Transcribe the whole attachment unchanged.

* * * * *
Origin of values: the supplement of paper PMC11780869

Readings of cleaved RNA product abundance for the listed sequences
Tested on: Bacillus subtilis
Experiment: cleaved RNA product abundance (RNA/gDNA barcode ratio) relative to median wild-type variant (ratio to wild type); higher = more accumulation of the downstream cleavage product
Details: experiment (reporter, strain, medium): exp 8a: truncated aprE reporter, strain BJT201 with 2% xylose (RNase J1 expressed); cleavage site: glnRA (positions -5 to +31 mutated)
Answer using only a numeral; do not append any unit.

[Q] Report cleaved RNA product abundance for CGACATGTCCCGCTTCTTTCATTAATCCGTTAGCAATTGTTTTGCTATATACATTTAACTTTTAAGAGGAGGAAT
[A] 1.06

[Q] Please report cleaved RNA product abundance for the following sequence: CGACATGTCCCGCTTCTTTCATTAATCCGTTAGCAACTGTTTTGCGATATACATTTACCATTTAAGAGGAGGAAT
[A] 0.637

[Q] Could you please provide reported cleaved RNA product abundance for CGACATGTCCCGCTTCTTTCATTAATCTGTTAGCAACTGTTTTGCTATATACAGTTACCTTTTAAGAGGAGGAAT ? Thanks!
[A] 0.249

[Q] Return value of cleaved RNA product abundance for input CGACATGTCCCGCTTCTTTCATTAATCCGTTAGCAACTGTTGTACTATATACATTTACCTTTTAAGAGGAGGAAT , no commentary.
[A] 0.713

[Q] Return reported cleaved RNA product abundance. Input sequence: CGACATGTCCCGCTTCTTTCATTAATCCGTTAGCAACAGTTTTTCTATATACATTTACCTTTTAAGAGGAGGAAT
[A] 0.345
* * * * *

Origin of values: the supplement of paper PMC11780869

Readings of cleaved RNA product abundance for the listed sequences
Tested on: Bacillus subtilis
Experiment: cleaved RNA product abundance (RNA/gDNA barcode ratio) relative to median wild-type variant (ratio to wild type); higher = more accumulation of the downstream cleavage product
Details: experiment (reporter, strain, medium): exp 8a: truncated aprE reporter, strain BJT201 with 2% xylose (RNase J1 expressed); cleavage site: glnRA (positions -5 to +31 mutated)
Answer using only a numeral; do not append any unit.

[Q] Report cleaved RNA product abundance for CGACATGTCCCGCTTCTTTCATTAATCCGTTAGCAATTGTTTTGCTATATACATTTAACTTTTAAGAGGAGGAAT
[A] 1.06

[Q] Please report cleaved RNA product abundance for the following sequence: CGACATGTCCCGCTTCTTTCATTAATCCGTTAGCAACTGTTTTGCGATATACATTTACCATTTAAGAGGAGGAAT
[A] 0.637

[Q] Could you please provide reported cleaved RNA product abundance for CGACATGTCCCGCTTCTTTCATTAATCTGTTAGCAACTGTTTTGCTATATACAGTTACCTTTTAAGAGGAGGAAT ? Thanks!
[A] 0.249

[Q] Return value of cleaved RNA product abundance for input CGACATGTCCCGCTTCTTTCATTAATCCGTTAGCAACTGTTGTACTATATACATTTACCTTTTAAGAGGAGGAAT , no commentary.
[A] 0.713

[Q] Return reported cleaved RNA product abundance. Input sequence: CGACATGTCCCGCTTCTTTCATTAATCCGTTAGCAACAGTTTTTCTATATACATTTACCTTTTAAGAGGAGGAAT
[A] 0.345